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BloggersAlvin Bessent Rita Ciolli Michael Dobie Joseph Dolman Lane Filler Sam Guzik Anne Michaud Larry Striegel
Clint Eastwood grabs laughs, supports Mitt Romney at Republican National Convention
The only real surprise of the GOP convention's last night was special guest Clint Eastwood reminding the Republican Party why they're such fans of tight scripts, in a very vivid way.
Eastwood first talked about the emotions of the nation when President Obama was elected, then launched into a diatribe against the president that featured a faux conversation with an empty chair.
Eastwood attacked the idea that lawyers should be president, implied that his invisible Obama told him to say something incredibly offensive to Romney, and bashed the way the wars in Afghanistan and Iraq have been conducted before concluding that might be time to have a businessman president. He then lead the crowd in a participatory version of his signature phrase, "go ahead, make my day."
The Associated Press is reporting that Romney aides backstage winced throughout the actor's remarks - and that he was the only speaker all night to speak without a teleprompter. Regardless, the crowd ate Eastwood up, laughing at all his jokes and cheering him strongly.
If the Republicans don't want surprises, they ought to avoid surprise guests.
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Lane Filler blogged the first half of the evening as Taylor Hicks, former Olympians and BeBe Winans warmed up the crowd. His post continues here for the rest of the evening.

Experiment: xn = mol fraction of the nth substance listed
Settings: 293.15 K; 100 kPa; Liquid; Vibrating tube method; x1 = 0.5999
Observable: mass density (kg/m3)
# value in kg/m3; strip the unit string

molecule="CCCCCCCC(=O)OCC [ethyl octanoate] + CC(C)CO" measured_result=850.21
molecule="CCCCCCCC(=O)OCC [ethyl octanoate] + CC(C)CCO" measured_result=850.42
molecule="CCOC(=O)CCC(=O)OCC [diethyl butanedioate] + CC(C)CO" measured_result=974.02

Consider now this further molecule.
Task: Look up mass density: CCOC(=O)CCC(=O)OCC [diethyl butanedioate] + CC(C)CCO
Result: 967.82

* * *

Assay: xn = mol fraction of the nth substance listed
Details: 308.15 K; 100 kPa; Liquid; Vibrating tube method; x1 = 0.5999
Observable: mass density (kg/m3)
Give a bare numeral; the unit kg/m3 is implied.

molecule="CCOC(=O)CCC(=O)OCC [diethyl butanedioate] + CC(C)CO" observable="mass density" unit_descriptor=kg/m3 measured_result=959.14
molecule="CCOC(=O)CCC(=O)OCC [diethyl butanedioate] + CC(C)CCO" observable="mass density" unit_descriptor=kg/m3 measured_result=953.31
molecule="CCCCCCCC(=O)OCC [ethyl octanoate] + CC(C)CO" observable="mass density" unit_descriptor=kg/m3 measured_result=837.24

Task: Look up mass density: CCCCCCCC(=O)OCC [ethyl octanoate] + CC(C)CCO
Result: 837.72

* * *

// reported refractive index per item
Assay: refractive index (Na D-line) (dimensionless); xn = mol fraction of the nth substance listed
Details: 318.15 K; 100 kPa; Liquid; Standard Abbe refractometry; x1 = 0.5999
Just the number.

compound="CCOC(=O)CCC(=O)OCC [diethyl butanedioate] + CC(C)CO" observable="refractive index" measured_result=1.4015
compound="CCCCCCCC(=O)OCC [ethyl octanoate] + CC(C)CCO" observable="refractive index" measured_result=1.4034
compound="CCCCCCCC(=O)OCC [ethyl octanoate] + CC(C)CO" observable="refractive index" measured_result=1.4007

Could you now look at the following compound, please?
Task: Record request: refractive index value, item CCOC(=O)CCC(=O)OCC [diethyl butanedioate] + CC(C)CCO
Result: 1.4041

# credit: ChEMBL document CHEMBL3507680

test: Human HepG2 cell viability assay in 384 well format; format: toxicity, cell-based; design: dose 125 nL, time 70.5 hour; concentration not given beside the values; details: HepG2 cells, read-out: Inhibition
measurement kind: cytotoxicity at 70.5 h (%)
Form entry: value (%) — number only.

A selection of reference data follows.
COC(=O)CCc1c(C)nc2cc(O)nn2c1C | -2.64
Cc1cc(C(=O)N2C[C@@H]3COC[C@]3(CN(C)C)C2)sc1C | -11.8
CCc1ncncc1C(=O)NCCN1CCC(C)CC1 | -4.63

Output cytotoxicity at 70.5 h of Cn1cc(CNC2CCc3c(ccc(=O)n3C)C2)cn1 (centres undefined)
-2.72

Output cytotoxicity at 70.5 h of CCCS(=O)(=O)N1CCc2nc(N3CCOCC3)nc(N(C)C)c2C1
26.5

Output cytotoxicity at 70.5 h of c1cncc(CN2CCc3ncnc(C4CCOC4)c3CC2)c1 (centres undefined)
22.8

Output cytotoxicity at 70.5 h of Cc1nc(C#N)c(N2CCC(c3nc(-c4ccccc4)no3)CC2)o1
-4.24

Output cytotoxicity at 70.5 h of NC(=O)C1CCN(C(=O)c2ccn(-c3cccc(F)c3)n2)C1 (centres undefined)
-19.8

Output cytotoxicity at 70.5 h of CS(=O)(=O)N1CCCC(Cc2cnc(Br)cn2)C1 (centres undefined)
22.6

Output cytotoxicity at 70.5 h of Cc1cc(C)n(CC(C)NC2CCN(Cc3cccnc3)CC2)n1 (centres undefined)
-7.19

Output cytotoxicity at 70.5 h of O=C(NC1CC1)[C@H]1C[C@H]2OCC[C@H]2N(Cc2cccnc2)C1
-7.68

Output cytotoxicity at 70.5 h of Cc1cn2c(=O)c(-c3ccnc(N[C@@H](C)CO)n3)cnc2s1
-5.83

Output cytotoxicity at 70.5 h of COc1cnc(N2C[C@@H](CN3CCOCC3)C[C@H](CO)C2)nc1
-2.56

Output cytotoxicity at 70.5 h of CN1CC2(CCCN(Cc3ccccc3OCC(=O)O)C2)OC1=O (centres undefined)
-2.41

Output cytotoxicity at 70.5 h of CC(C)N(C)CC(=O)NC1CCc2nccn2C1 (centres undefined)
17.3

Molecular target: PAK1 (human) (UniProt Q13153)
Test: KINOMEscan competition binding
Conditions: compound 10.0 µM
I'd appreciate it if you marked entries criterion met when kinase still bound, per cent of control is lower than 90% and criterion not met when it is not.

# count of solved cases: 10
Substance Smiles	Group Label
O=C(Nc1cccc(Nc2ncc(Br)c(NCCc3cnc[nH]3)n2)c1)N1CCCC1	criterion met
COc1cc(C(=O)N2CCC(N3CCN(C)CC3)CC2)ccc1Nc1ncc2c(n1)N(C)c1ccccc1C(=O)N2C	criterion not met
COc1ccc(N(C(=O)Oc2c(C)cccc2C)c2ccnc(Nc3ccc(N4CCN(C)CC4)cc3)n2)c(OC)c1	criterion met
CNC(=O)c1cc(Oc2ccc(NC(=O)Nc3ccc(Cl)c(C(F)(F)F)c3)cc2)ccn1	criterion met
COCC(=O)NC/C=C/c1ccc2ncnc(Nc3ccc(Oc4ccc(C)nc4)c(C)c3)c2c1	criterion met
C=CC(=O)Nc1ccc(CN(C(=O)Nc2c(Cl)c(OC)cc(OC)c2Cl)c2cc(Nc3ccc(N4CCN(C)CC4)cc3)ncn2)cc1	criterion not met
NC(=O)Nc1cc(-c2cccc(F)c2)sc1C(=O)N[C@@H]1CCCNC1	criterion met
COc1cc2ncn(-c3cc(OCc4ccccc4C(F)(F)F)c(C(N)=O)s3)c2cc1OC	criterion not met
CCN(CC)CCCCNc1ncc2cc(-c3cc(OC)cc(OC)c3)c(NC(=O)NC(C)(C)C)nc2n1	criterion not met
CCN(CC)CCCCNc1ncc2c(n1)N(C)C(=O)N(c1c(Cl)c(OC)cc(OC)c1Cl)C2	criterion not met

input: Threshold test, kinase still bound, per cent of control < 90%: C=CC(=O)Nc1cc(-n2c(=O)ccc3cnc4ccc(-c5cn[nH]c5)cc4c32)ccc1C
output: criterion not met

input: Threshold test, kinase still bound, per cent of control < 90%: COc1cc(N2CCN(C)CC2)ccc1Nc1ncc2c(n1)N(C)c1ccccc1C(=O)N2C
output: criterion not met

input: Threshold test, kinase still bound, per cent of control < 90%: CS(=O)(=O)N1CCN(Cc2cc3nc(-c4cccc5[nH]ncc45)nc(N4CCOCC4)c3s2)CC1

10:14 p.m. - He's talking about meeting Obama and how the nation was the day he was elected.
Eastwood says with 23 million unemployed, a national disgrace, it's time for someone else to come along and solve the problem.
He's getting a ton of laughs, first one to do that at this convention.
Eastwood asks why we decided to let lawyers be president, crowd loves it.
We own this country, he says.
His message is actually a bit bipartisan, although he's clearly endorsing Mitt. Very simply pro-American.
People begging him to say go ahead, make my day. He does first part, crowd does second.
10:04 p.m. - He's very hard to hear, mike is low and he's mumble.
10:03 p.m. - Crowd chanting USA USA again.
And out comes Clint Eastwood, to tumultuous cheering.
I hope I look that good at his age.
I wish I looked that good at my age.
10:00 p.m. - It's 10 pm. Go time America.
9:59 p.m. - It is a pretty cute video, well done and touching, and everyone near me is watching attentively.